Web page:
Basmaçı Revolt

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Basmaçı Revolt 1916-1922

Turkestani war of independence
Tsarist Russian Empire
Tsarist Russian Empire
State of Turkestan
State of Turkestan
Independence: from Russian Empire
 Declared: 1916
 Recognized: 1922


Following the Russian piecemeal annexation of Qazaqstan and Turkestan over the 18th and 19th Centuries, the Russians were not kindly overlords. Much blood had been shed in the conquest, on both sides, and the region quickly became a hotbed of discontent. The relocation of Russian peasants into the region, especially into the steppes of the nomadic peoples, became a flash-point, with Qazaqs and other nomads complaining that all the best grazing land was being given to the Russians. Russian colonial administrators continually put the needs of the Russian peasant immigrants over those of their neighbours, and generally felt that "honest Russian peasants" could make more effective use of the land by farming it than nomads could by grazing it.

In the settled cities of Turkestan, Russian hostility to local customs and religions, combined with the setting aside of ancient traditional ways and leaders in favour of foreign Russian ways and often clueless Russian administrators, were the root causes of the uprising.

The First Great War only increased locals' resentment of Tsarist Russian rule. Taxation was increased, Turkestanis were ordered to make "donations" of supplies toward the war effort or work on the farms of Russian peasants who had gone off to war, and several Russian administrators redoubled their efforts to assimilate the indigenous population.

The proximate cause of the uprising was a 1916 ukase issued by the Tsar, ordering the conscription of every able-bodied Qazaq and Turkestani to either serve in the army or in forced labour brigades. Up to this point, the locals had tried to ignore the fact that Russia was at war with Ottoman Turkey, which had been a long-time friend of Central Asia, but the conscription order brought this conflict of interest to the fore. Pan-Turkist sympathies were high among intellectuals in the region, and the suddenness of the order combined with long-standing resentments to set off revolts throughout the region.

These revolutionaries became known to the Russians as "Basmaçı", a Turkic word meaning "Bandits", though they themselves referred to those in the uprising as "Vatançı" ("pertaining to the homeland"). In an ironic twist, it was the Russians' name that stuck; indeed, was taken up with sardonic glee by some of the rebels. Among the leaders were the former Emir of Buxara Mahmud Ğulam Xan (a Muslim) and Mar Addaıjan II (the Assyrian Metropolitan of Samarqand). In a historic council in Andıjan in 1917, the two agreed to pool their resources to defeat the Russians; though in practice this cooperation was more words than deeds.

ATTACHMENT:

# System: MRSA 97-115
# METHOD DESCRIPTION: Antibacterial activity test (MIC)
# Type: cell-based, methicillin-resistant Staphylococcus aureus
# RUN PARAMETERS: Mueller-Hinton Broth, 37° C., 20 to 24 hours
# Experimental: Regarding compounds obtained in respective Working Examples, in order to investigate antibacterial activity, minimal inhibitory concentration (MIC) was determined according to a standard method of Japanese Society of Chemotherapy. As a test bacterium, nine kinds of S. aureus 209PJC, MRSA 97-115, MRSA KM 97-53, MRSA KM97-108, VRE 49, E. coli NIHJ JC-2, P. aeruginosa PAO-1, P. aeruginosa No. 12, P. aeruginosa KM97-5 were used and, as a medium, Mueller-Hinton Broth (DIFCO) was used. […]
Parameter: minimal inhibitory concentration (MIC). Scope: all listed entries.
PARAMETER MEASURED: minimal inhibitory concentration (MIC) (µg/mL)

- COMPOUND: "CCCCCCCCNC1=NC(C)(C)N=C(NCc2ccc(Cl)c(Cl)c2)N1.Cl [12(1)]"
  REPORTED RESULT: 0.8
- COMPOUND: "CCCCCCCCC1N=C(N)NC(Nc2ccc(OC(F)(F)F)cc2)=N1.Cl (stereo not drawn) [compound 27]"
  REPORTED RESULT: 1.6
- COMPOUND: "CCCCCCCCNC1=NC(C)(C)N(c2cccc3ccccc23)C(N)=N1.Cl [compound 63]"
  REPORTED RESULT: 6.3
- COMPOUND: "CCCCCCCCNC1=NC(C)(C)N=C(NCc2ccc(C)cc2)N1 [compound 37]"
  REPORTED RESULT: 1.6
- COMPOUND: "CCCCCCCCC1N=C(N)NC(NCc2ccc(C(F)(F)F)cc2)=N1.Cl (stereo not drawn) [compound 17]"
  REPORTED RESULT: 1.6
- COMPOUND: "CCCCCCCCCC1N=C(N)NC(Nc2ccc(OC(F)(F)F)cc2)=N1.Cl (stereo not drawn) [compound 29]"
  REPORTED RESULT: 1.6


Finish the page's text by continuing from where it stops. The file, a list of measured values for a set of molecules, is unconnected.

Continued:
Rare photograph of Turcoman Basmaçı fighters

The Russian focus on their ongoing war in the West enabled the Vatançı to reclaim large amounts of land from the Russian colonial forces remaining in the area. The uprisings were most violent in the areas where Russian rule had been most oppressive, notably the Jetisu (Semirech'e) and Xiva areas. Many Russians in these regions lost their lives at the hands of angry mobs. However, these situations were the extreme; in most areas the revolts were more organised and less indiscriminate. By the end of the First Great War in 1918, most of Turkestan and the Qazaq steppe were under Basmaçı control.

However, with the end of the war, the Russians had, for a brief window, more forces to devote to the pacification of Turkestan and the quelling of the Basmaçı. In the window between the end of the First Great War and the start of the Russian Civil War, several regiments of Russian troops were dispatched to the region.

It was at this point, too, that the former Ottoman war minister Ibrahım Enver arrived in the region. Ostensibly, he had been sent into the region to try to end the revolt by negotiation and conciliation with the Basmaçı leaders; however, upon arrival he immediately dropped any pretence of this and joined the Basmaçı cause.

Enver re-organised the Basmaçı armies, and in a rather Macchiavellian deal, was able to arrange a supply of Chinese arms without mortgaging the new state into Chinese hands. It was Enver, also, who became something of a keystone in the cooperation between different Basmaçı groups, establishing a permanent council of the diverse groups in the city of Buxara in 1918; this laid the foundations of the new state and eventually became the government. Cooperation between different religious and ethnic groups was something the Russians had not really faced before in Central Asia, and it was to prove their downfall. The years 1919-1921 saw increasing Basmaçı victories, but the northern areas of the Qazaq steppe remained stubbornly in Russian hands, despite fierce fighting around the cities of Semipalatinsk and Ust-Kamenogorsk. In the final months of 1921, Ibrahim Enver himself was killed in a Russian counterattack on the city of Yası (*here's Turkistan, Kazakhstan); the attack was repulsed, but many lives on both sides were lost.

At this point, most of the Central Asian groups began to feel that it was no longer their struggle. The Qazaqs still wanted the rest of their land, but even they were persuaded to negotiate a peace treaty once the word of Enver's death came out.

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